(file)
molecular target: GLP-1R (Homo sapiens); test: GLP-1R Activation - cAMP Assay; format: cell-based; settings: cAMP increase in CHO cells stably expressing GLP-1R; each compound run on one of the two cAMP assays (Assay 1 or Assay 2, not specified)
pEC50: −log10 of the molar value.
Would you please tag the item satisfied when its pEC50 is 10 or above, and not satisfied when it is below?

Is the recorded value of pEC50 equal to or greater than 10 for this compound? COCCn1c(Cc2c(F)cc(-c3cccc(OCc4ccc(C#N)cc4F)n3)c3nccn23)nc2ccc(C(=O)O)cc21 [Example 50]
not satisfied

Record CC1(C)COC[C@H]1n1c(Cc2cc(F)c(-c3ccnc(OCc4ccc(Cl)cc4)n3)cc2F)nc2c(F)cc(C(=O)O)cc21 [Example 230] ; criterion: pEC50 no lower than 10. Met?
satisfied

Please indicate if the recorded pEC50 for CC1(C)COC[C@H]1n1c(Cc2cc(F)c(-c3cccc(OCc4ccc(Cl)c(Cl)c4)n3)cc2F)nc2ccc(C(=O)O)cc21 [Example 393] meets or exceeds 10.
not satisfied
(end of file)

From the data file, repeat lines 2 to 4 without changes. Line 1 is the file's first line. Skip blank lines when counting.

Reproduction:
pEC50: −log10 of the molar value.
Would you please tag the item satisfied when its pEC50 is 10 or above, and not satisfied when it is below?

Is the recorded value of pEC50 equal to or greater than 10 for this compound? COCCn1c(Cc2c(F)cc(-c3cccc(OCc4ccc(C#N)cc4F)n3)c3nccn23)nc2ccc(C(=O)O)cc21 [Example 50]